Please enjoy this beautiful rendition of “Mary, Did You Know?” by Pentatonix.

If for any reason you are unable to view the video, please CLICK HERE for the lyrics.


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Christingle [from Our Daily Bread]

Today’s post is from last year’s Christmas devotional by Our Daily Bread. I had never heard of a Christingle before and love the symbolism. Have you ever heard of this or maybe even celebrate Christmas this way?


By Bill Crowder 
December 25, 2013

In the Czech Republic and other places, the Christmas celebration includes “Christingles.” A Christingle is an orange, representing the world, with a candle placed in the top of it to symbolize Christ the light of the world. A red ribbon encircles the orange, symbolizing the blood of Jesus. Four toothpicks with dried fruits are placed through the ribbon into the sides of the orange, representing the fruits of the earth.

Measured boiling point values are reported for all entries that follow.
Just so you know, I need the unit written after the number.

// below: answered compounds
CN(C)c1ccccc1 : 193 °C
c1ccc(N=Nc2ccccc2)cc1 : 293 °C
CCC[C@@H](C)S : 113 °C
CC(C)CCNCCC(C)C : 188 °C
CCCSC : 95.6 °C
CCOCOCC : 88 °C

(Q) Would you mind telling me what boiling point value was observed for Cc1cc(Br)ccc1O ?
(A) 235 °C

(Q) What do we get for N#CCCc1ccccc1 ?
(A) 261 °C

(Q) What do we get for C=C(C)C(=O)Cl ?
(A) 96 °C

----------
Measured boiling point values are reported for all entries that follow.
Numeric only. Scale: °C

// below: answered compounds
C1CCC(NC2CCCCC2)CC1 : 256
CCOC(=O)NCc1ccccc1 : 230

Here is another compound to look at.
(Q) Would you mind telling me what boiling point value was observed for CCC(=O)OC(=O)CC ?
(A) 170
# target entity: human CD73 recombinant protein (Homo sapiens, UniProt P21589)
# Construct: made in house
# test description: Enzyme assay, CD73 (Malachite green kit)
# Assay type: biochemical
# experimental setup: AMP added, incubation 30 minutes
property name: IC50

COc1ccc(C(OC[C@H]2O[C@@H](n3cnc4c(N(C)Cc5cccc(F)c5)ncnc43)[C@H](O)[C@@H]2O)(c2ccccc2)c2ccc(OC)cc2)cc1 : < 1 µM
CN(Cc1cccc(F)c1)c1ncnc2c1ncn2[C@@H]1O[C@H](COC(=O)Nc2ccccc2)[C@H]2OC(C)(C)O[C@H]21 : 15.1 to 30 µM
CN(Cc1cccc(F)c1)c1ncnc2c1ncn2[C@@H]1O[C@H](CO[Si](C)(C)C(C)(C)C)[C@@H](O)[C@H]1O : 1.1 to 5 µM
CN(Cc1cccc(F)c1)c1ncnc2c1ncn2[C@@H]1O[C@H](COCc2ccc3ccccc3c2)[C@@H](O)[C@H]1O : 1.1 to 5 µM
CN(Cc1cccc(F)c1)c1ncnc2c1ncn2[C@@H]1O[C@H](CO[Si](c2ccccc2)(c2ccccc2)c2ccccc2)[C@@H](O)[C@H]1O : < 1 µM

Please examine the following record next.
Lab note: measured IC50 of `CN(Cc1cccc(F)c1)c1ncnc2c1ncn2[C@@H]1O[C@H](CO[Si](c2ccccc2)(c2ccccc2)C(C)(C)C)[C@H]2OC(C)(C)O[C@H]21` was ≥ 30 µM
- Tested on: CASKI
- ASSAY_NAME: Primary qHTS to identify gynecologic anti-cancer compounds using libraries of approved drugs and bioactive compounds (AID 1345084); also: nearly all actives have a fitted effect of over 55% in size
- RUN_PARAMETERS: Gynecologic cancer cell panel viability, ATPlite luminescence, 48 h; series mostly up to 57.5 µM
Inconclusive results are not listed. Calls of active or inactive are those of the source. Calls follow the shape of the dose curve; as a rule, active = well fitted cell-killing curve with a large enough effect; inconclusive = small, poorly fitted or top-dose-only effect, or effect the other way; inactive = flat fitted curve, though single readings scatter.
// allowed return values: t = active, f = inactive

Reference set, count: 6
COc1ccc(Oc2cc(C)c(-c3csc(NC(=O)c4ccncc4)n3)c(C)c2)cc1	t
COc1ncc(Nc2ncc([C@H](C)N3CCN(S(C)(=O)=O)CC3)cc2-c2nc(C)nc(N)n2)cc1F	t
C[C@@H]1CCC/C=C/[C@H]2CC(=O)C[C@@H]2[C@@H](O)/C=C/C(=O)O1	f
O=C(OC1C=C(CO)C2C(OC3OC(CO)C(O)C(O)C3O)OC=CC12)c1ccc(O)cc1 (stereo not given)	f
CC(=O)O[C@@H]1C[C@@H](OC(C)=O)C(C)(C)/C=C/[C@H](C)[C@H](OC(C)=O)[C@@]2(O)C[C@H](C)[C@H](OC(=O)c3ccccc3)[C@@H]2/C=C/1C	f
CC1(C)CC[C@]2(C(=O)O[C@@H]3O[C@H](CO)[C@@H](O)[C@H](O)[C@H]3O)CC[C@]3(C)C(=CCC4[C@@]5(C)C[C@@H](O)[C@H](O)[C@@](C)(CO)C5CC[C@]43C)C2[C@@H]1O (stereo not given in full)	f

Read the rest here. 

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The Glory of God


The heavens declare the glory of God;
    the skies proclaim the work of His hands.
—Psalm 19:1

No matter how hard Satan tries, he cannot dim the glory of Jesus.
People may close their eyes or turn their backs,
but neither of those actions reduces Jesus’ divine nature.
—Woodrow Kroll